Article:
Anecdotal reports from users suggests that there are no negative health effects attributed to simply trying it by itself at low to moderate doses and using it very sparingly (but nothing can be completely guaranteed). Independent research should always be done to ensure that a combination of two or more substances is safe before consumption.
It is strongly recommended that one use harm reduction practices when using this substance.
The risk of a DOx overdose is present starting in or past the heavy dose range with sensitive people, or when a DOx is mixed with other substances, particularly stimulants or MAOIs. Non-oral routes also seem to exhibit a higher chance of overdosing, perhaps owing to differences in bioavailability, potency and unpredictability of dosage and effects. The effects of a DOx overdose typically include bizarre, delusional and sometimes violent behavior, amnesia, numbness, confusion and anxiety. The user may not be able to communicate and can be severely agitated. At appropriately high doses, more serious side effects such as psychosis, panic attacks and seizures which in turn further affect a dangerously elevated heart rate, blood pressure and vasoconstriction may occur. Severe vasoconstriction typically develops to its peak several hours into the intoxication and may require medical assistance if blood flow is significantly cut off for extended periods of time.
In the event of an overdose, benzodiazepines or antipsychotics can be administered to mitigate the hyperagitative effects. A powerful vasodilator may also need to be administered to prevent a hypertensive emergency, or in more serious cases, necrosis, organ failure and death from the resulting hypoxia. As a result, emergency medical services should always be sought in the event of a DOx overdose.
Tolerance and addiction potential
DOI is not habit-forming, and the desire to use it can actually decrease with use. It is most often self-regulating.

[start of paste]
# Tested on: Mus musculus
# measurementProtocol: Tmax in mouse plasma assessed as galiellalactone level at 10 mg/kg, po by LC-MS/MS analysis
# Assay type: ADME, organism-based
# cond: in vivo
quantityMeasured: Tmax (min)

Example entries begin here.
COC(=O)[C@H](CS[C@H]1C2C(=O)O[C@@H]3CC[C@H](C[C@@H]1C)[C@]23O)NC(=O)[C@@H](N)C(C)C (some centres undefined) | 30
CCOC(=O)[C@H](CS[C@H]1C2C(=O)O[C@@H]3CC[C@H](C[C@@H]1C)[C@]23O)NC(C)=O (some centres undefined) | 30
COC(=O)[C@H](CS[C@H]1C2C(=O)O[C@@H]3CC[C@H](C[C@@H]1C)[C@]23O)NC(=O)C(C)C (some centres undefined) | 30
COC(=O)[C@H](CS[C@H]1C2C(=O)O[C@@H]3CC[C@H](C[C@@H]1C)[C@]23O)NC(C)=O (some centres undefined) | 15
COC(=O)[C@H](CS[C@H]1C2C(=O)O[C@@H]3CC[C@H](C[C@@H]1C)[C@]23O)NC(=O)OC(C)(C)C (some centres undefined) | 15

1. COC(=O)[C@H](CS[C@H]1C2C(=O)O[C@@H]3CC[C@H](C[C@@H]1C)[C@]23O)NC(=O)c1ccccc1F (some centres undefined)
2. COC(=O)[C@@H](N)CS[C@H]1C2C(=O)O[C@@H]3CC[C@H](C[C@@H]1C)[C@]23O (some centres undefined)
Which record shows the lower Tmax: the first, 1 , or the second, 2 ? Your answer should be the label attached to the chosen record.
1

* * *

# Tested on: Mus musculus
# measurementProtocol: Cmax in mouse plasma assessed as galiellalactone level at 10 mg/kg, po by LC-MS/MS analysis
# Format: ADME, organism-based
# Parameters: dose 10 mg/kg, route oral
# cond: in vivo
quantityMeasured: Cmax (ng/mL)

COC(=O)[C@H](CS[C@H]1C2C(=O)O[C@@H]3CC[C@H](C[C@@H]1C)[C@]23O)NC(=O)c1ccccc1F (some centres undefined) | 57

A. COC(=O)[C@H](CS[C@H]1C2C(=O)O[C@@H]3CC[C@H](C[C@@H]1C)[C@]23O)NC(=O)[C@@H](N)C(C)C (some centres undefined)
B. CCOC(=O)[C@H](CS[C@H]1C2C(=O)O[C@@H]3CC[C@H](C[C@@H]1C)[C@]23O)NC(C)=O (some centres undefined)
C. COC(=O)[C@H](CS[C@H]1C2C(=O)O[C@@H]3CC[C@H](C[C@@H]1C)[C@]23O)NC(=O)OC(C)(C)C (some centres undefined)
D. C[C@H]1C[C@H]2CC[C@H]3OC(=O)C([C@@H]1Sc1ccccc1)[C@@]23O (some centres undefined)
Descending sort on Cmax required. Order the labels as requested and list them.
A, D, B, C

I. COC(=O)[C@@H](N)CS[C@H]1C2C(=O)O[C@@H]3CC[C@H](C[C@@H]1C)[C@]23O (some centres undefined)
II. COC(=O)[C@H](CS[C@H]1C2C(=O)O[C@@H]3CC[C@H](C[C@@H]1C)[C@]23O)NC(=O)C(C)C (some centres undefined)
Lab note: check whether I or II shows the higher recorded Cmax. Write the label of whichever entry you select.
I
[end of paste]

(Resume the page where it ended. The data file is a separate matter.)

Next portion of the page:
Tolerance to the effects of DOI is built almost immediately after ingestion. After that, it takes about 5-7 days for the tolerance to be reduced to half and 10-14 days to be back at baseline (in the absence of further consumption). DOI presents cross-tolerance with all psychedelics, meaning that after the consumption of DOI all psychedelics will have a reduced effect.
Warning: Many psychoactive substances that are reasonably safe to use on their own can suddenly become dangerous and even life-threatening when combined with certain other substances. The following list provides some known dangerous interactions (although it is not guaranteed to include all of them).
Always conduct independent research (e.g. Google, DuckDuckGo, PubMed) to ensure that a combination of two or more substances is safe to consume. Some of the listed interactions have been sourced from TripSit.
- Lithium - Lithium is commonly prescribed for the treatment of bipolar disorder. There is a large body of anecdotal evidence that suggests taking it with psychedelics significantly increases the risk of psychosis and seizures. As a result, this combination is strictly discouraged.
- Cannabis - Cannabis may have an unexpectedly strong and unpredictable synergy with the effects of DOI. Caution is advised with this combination as it can significantly increase the risk of adverse psychological reactions like anxiety, paranoia, panic attacks, and psychosis. Users are advised to start off with only a fraction of their normal cannabis dose and take long breaks between hits to avoid unintentional overdose.